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You may have seen photos of the illegal gold rush in the Amazon rain forest, which is sometimes described as the lungs of the planet for its tremendous biodiversity. The images of gold mining in the region are devastating: swaths of the Amazon rainforest felled (an estimated 64,000 acres, but possibly much more, large beige pools of waste, workers using mercury to separate the bits of gold.

Most news reports have blamed this destruction on small-scale miners desperate for income. But what’s fuelling the demand for this gold?

A recently published investigative report by Peruvian investigative news site OjoPúblico paints a disturbingly more complicated picture. Reporters traced some of the dirtiest gold  — illegally extracted, mercury processed gold from the Amazon — to large American and European companies — including two certified by the Responsible Jewelry Council, a controversial, industry-exclusive gold and diamonds certification system.

Reporters from OjoPúblico (or “Public Eye”) travelled to four South American countries, where they analyzed court reports of illegal gold trafficking and gold export statistics. They found that “the major financiers of the gold fever” are a handful of corporations from the US, Switzerland, Italy and the United Arab Emirates.

Remarkably, two of these companies, Metalor Technologies and Italpreziosi are certified members of the Responsible Jewelry Council. OjoPúblico’s investigation implicates these companies in purchasing hundreds of tons of illegal gold from exporting firms linked to money laundering, organized crime and cross-border smuggling of metals.  Yet the RJC has certified their supply chain as being “responsible.”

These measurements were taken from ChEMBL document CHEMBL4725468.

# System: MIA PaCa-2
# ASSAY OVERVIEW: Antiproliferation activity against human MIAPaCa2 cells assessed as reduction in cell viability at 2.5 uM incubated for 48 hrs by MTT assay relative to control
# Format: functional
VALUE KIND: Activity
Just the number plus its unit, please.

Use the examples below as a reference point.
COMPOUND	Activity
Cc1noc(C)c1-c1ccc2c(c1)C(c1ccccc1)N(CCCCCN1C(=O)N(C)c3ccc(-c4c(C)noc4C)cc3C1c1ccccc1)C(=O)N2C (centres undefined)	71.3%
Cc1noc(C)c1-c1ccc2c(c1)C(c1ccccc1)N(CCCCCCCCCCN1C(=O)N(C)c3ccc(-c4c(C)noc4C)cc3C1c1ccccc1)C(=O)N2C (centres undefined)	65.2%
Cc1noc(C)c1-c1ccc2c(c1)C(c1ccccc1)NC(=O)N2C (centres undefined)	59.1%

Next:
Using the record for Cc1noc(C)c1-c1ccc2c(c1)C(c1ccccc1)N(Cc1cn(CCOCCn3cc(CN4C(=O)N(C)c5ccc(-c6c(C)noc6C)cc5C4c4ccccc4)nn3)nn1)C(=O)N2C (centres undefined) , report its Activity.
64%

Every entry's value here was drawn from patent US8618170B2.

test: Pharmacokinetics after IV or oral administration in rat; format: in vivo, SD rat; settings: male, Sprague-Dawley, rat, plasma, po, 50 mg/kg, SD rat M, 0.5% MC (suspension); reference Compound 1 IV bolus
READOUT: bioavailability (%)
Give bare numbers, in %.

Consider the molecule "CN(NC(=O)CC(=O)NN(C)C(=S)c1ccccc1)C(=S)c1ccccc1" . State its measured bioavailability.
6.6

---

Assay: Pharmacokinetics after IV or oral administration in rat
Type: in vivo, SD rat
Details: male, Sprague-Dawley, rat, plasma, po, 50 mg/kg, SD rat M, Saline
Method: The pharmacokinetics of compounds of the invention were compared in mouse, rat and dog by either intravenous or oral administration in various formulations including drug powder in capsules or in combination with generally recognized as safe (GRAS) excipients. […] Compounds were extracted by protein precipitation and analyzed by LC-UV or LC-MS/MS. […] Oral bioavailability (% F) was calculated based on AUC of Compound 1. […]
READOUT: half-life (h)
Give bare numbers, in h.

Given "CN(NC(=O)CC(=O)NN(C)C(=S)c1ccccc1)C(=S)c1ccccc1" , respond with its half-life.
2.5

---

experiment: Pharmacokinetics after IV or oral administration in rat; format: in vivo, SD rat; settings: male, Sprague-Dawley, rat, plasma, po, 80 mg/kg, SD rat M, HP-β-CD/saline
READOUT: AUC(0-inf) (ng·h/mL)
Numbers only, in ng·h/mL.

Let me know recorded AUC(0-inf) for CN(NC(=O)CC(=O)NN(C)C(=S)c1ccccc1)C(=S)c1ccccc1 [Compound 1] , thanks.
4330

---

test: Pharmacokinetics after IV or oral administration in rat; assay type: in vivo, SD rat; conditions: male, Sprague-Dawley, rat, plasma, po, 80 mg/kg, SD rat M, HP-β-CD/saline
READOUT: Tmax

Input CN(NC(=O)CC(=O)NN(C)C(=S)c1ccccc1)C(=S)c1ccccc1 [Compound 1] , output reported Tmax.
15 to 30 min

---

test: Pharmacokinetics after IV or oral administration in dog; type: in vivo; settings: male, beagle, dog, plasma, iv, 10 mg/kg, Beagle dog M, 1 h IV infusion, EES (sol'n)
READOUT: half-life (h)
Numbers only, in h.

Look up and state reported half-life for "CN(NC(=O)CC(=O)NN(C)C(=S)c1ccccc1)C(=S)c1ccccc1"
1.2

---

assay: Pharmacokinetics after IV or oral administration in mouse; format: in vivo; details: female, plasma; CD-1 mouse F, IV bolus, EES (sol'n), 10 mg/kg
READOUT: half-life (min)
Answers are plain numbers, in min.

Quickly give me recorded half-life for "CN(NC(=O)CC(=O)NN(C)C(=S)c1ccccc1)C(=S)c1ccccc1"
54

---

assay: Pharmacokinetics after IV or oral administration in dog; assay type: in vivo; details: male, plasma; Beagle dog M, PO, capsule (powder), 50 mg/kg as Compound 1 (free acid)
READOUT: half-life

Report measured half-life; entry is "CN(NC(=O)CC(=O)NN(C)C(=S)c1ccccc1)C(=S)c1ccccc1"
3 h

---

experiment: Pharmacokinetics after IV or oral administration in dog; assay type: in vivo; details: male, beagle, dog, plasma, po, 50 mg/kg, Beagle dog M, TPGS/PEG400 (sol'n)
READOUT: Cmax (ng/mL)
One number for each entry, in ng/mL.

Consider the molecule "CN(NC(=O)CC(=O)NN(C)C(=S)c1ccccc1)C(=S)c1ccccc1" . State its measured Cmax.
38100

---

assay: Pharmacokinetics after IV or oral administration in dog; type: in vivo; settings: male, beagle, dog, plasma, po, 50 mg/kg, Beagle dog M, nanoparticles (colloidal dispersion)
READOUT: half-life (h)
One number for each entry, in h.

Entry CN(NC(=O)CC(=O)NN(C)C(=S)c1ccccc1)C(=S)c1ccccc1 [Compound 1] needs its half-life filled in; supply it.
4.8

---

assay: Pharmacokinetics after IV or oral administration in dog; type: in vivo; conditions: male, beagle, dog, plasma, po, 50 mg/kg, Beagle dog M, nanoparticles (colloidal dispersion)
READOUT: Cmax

The Responsible Jewellery Council was formed in 2005 in response to increasing public outcry over conflict minerals and dirty gold. But its industry-centered approach, which excludes civil society and affected communities from decision-making power, has resulted in a weak system riddled with problems.

Several RJC standards are weak and violate widely accepted social and environmental principles, from mercury management to workers' rights to join unions. The Code also fails to place limits on water and air pollution and allows toxic waste disposal into lakes and ocean environments. RJC’s weak auditing system, in which it chooses its own auditors who mostly rely on company-provided information, also allows for irresponsibly sourced gold to pass through the system.

In our report on the RJC, More Shine than Substance, we concluded that the certification system its current form cannot perform what it claims to do — assure consumers that the jewelry they purchase is responsible.

This latest piece of news reinforces our conclusion.  We hope the RJC takes the allegations made in the OjoPúblico article seriously, and drops Metalor Technologies and Italpreziosi’s certifications. While dropping these two companies will not solve all its problems, this is one step the RJC can take to make good on its claims of building a responsible supply chain for jewelry.

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